sarah in santa barbara sometime in december

sarah in santa barbara sometime in december

Happy April. May I interest you in a beautiful record called April ?

Let’s talk about expectations. And how to not have them. But how not having them doesn’t translate to giving up. Let’s talk about gray area. Because after all, most of life (or mine at least) seems to hover in and around the gray area.

The other day, I finalized a potential track listing for my next project. Six songs that I think are my best. They flow well. The idea is there! But wait. I don’t have a budget. And even if I did, should I really be spending everything I make on an EP that may not garner any attention or revenue? These were my thoughts the day after I finalized the track listing. As soon as the track listing came together and a wave of excitement hit me, almost immediately, the doubt, concern, frustration, and anxiety hit me with an even bigger wave. I felt incredibly discouraged. I love these songs and all I want to do is make music but I just don’t see how I’m going to fund the thing. And even if I could fund it, would it benefit me in any way? Would anybody really care? I don’t have a manager, booking agent, marketing team, any kind of consultant… I wouldn’t really be able to promote or release the project with any strategy or momentum.

So I sat in my bedroom and literally sulked like a child for a while. “You are wasting your time with music. It’s time to throw in the towel. You can’t afford to get this thing off the ground yourself and you have no potential investors and no industry connections.”.

I thought about taking a nap before work and sleeping off my sadness. But instead, I went for a run.

When I finished my run, I felt completely different. I felt better. I realized that things aren’t going to come together on my time the way I want. I realized that it’s okay to live in the “i don’t know”. It’s okay to live in the gray area.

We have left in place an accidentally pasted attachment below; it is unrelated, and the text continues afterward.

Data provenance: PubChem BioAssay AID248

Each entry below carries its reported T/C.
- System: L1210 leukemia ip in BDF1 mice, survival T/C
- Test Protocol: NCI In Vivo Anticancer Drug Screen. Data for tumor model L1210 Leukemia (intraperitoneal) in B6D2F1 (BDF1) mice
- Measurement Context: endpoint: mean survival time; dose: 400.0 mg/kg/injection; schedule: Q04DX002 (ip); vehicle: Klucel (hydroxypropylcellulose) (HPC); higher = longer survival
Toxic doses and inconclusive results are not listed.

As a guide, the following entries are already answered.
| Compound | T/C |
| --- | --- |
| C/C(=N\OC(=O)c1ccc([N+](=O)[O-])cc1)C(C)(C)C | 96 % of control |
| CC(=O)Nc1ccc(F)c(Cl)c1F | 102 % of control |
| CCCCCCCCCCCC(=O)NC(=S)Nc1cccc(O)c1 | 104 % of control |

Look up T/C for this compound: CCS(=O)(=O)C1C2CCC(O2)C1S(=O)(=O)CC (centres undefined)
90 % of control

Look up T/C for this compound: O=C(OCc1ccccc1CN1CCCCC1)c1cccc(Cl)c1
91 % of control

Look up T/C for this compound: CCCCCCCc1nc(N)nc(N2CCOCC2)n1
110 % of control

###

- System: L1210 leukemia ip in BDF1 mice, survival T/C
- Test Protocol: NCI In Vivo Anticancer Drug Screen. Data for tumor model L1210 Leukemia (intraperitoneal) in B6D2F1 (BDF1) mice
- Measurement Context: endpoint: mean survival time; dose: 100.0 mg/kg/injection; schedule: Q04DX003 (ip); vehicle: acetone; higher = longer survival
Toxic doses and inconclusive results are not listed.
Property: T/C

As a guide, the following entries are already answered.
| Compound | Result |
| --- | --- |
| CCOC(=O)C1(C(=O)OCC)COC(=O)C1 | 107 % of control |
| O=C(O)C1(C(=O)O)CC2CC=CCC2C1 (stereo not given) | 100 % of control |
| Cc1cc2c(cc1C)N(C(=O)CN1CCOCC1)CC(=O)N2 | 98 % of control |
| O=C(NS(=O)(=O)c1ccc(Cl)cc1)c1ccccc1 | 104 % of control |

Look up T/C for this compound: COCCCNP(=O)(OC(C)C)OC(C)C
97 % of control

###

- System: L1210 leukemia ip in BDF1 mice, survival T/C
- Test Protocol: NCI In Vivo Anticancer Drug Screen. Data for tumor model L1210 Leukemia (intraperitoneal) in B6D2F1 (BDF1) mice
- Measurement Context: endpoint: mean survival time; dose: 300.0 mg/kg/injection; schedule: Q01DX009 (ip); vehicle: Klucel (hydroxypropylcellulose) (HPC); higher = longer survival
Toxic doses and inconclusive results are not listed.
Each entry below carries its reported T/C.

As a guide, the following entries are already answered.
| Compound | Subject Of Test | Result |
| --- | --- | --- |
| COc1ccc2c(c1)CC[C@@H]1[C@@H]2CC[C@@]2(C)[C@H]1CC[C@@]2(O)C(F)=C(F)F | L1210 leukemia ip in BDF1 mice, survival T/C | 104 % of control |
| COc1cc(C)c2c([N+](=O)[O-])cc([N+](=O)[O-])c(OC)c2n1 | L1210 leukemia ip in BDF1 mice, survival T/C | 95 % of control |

Okay. So I’ve been taking a deep breath the last few days. Yes, I’m eager to get started on this project and find a rhythm, but I also have no expectations. It will either happen now, soon, later, or never. And the amazing thing is that it really doesn’t matter. It feels like it matters. I feel like I need to get into the studio, but I don’t. Who fucking cares?

If I continue to stay active, proactive, healthy, curious, engaged, then I will continue to find my path. That path may lead to this EP, but it likely will lead to something else. Maybe I’ll end up writing commercial jingles. Maybe I’ll manage and book acts for a small venue. Maybe I’ll work in the restaurant industry for another fifteen years and just jam with folks, go to shows, and live without such ambitious goals. Maybe the path will lead me back to formal education. Maybe I’ll be a small business consultant. Maybe I’ll manage a band. Maybe I’ll be a roady/merch boy for someone.

It is necessary to be positive and to strip my mind of any expectations. It’s really my only way of moving forward. Can you see how this is completely different than giving up? No, I have no clear idea about whether or not I will release a project this year. I don’t know if I will “accomplish” anything as an artist this year. But I believe that I can step into a natural groove if I give up my expectations. I believe that positivity and flexibility can lead me where I need to go. Anything can happen. Maybe nothing will. It’s okay either way.

Ashton York